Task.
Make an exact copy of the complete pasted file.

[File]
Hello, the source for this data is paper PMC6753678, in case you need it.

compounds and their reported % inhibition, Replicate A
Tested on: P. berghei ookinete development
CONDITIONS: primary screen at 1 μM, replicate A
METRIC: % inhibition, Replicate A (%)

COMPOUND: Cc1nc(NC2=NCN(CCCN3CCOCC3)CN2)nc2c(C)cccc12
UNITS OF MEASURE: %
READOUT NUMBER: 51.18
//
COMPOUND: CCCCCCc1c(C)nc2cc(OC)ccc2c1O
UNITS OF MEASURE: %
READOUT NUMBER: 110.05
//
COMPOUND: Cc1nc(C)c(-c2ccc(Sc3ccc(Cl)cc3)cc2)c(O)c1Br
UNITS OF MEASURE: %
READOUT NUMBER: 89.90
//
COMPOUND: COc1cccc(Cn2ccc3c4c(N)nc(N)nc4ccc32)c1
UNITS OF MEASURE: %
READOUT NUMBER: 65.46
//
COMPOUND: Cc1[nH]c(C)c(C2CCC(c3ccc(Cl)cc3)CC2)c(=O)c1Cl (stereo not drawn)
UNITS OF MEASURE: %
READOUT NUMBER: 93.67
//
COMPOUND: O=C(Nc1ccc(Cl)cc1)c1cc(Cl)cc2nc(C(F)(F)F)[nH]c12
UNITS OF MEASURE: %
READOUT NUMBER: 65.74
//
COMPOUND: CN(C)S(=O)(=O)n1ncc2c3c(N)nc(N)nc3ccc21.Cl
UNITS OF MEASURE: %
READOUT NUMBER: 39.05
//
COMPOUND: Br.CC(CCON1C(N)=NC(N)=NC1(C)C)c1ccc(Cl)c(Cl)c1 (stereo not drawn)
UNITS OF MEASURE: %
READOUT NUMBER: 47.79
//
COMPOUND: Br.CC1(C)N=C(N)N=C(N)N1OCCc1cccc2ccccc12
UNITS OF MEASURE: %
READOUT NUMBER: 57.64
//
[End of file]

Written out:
Hello, the source for this data is paper PMC6753678, in case you need it.

compounds and their reported % inhibition, Replicate A
Tested on: P. berghei ookinete development
CONDITIONS: primary screen at 1 μM, replicate A
METRIC: % inhibition, Replicate A (%)

COMPOUND: Cc1nc(NC2=NCN(CCCN3CCOCC3)CN2)nc2c(C)cccc12
UNITS OF MEASURE: %
READOUT NUMBER: 51.18
//
COMPOUND: CCCCCCc1c(C)nc2cc(OC)ccc2c1O
UNITS OF MEASURE: %
READOUT NUMBER: 110.05
//
COMPOUND: Cc1nc(C)c(-c2ccc(Sc3ccc(Cl)cc3)cc2)c(O)c1Br
UNITS OF MEASURE: %
READOUT NUMBER: 89.90
//
COMPOUND: COc1cccc(Cn2ccc3c4c(N)nc(N)nc4ccc32)c1
UNITS OF MEASURE: %
READOUT NUMBER: 65.46
//
COMPOUND: Cc1[nH]c(C)c(C2CCC(c3ccc(Cl)cc3)CC2)c(=O)c1Cl (stereo not drawn)
UNITS OF MEASURE: %
READOUT NUMBER: 93.67
//
COMPOUND: O=C(Nc1ccc(Cl)cc1)c1cc(Cl)cc2nc(C(F)(F)F)[nH]c12
UNITS OF MEASURE: %
READOUT NUMBER: 65.74
//
COMPOUND: CN(C)S(=O)(=O)n1ncc2c3c(N)nc(N)nc3ccc21.Cl
UNITS OF MEASURE: %
READOUT NUMBER: 39.05
//
COMPOUND: Br.CC(CCON1C(N)=NC(N)=NC1(C)C)c1ccc(Cl)c(Cl)c1 (stereo not drawn)
UNITS OF MEASURE: %
READOUT NUMBER: 47.79
//
COMPOUND: Br.CC1(C)N=C(N)N=C(N)N1OCCc1cccc2ccccc12
UNITS OF MEASURE: %
READOUT NUMBER: 57.64
//